Comment Pieces

Why do we need to go after the small guy?

Posted on March 28, 2014

Why go after the small guy who asks for paltry sums? This is the question one is asked when one speaks about retail corruption in India. Though retail corruption in India is huge and has angered many Indians, after the 'corruption event' is over and forgotten, a certain sympathy crops up for the 'small' guy who asks for small sums.

The sympathy is certainly misplaced given the amount of retail corruption in the country. Maybe it is also because of the perception that while there is wholesale loot going on in the country, chasing the small guy is not seen as an in-thing.

The truth is that the small guy is the weakest link in the chain. The bribe chain which begins with him extends upwards. One can rant and rave about coal scam, 2G scam and about gas pricing but if there is so much of loot going on for so long, how is that the loot is going on without a word being uttered.

Many government contracts are manipulated from the word GO. From the technical bid to the financial bid to the cartelisation of various vendors to the final awarding of the contract, it is a seamless operation. This is more brazen when it comes to the distribution of natural resources, as the Governments neither have the wherewithal to monitor the same nor does it have requisite experience in handling such issues.

But the silence over the big guy and his big contract depends on the amounts earned by the small guy. The petty bureaucrat and the peon is the key to the culture of silence in the Government.

It was while following up on a story on the liquor industry in Chennai that I stumbled upon a peculiar arrangement that the industry had with the state government of the day. The state government limited the number of liquor players in the state and the politicians and the key bureaucrats were paid off for restricting competition.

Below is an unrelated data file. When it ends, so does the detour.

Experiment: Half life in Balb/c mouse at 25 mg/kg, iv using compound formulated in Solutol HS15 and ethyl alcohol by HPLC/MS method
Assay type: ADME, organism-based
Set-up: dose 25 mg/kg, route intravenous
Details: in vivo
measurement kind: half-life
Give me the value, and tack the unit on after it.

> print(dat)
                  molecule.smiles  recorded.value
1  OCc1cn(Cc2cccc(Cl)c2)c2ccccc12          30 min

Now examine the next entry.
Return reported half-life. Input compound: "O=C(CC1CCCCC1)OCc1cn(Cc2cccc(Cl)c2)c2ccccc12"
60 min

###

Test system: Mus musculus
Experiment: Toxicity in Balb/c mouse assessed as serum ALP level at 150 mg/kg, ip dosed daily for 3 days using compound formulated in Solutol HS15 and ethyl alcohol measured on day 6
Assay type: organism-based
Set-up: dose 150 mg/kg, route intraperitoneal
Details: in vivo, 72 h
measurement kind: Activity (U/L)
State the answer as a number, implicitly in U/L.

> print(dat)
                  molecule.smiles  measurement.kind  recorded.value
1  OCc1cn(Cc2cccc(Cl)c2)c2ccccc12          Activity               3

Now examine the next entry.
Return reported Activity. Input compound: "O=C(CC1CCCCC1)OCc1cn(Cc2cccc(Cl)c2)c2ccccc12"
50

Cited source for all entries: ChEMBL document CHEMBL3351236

One would think that such an anti-competitive measure would have a lot of questions raised in courts and in the media. There was no word at all in the media and not much of a legal hassle. How could something happening in such a 'cash rich' industry, which is the cynosure of all eyes, get away with such murder in broad daylight?

It can happen and it happened because there was no one to squeal. No one to break the culture of silence. No one to play whistleblower. Why could not employees, or trade unions in the sector raise the issue of such an unfair business practice, one wonders?

It is because that the spoils of power are shared and the small guy is amongst the beneficiaries. The Indian government system is unique in the way it distributes the spoils of power. While those higher in the food chain get the choicest of menus, those lower also have their share of the cake.

Their share of the cake emerges when big people in the government look away when complaints are registered against the small guy. And mind you, if you get the government to act upon your complaint on the small guy, all hell will break loose.

The culture of silence will be broken and the brotherhood of the corrupt will cease to exist as we have broken their camaraderie and their mutual give and take. 

This is the only way to fight the corruption in the system. The small guy is the weakest link in the system, and when we get him, he starts having a lesser stake in the system and it is only time that he starts spilling the beans. He is the one who knows the system and who knows about what all is taking place. He is silent because he gets a few peanuts and when these are denied to him, he will speak out.

Let us hit out at the weakest link in the chain.

K Venkatesh